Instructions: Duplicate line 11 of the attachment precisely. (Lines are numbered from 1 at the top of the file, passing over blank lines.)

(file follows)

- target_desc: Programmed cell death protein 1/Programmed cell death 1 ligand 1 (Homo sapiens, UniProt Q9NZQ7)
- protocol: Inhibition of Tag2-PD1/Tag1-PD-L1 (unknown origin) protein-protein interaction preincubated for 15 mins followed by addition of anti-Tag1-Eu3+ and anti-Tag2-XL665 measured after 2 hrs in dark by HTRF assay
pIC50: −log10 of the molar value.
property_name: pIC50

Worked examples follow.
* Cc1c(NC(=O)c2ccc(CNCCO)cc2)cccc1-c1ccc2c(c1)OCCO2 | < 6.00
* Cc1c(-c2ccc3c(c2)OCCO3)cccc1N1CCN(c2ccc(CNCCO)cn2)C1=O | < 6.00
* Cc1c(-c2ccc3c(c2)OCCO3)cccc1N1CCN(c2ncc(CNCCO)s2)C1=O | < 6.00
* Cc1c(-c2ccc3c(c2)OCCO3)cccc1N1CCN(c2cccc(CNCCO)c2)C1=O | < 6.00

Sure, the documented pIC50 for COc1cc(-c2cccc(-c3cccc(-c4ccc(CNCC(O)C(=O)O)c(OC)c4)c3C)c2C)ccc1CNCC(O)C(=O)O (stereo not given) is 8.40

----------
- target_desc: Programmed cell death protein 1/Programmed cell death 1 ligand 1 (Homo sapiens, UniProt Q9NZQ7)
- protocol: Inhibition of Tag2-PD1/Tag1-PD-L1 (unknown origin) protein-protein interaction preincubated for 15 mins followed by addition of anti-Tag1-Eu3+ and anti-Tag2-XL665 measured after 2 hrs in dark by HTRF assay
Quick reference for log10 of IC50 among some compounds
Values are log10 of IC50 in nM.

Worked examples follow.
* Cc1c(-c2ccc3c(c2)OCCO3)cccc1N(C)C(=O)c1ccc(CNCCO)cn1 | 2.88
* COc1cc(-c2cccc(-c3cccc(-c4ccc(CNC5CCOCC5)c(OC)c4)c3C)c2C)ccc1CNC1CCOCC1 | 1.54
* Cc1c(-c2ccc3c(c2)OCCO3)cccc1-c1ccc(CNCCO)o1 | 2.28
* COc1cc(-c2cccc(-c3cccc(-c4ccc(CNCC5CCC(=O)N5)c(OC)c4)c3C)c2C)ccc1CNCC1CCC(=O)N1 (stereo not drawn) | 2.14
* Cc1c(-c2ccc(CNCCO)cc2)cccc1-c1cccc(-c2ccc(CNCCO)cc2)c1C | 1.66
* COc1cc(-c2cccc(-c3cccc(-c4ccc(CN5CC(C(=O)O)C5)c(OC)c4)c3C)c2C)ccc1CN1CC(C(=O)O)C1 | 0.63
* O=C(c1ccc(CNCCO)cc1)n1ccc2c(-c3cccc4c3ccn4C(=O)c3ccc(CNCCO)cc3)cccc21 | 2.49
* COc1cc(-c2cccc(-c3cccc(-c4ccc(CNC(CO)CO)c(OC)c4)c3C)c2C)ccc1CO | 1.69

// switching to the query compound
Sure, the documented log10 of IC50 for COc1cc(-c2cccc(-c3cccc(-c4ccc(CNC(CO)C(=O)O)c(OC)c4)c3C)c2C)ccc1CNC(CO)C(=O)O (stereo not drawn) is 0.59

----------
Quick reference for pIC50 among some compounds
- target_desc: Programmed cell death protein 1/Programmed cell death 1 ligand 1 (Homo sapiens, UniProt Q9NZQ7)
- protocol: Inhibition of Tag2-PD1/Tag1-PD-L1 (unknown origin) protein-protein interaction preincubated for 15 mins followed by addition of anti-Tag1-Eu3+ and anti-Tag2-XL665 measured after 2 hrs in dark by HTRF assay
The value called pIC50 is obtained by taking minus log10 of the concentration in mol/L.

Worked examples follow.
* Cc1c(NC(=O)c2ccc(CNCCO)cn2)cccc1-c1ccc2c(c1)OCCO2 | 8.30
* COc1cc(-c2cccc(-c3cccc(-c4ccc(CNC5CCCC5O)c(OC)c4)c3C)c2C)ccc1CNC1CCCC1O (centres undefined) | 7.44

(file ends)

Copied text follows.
----------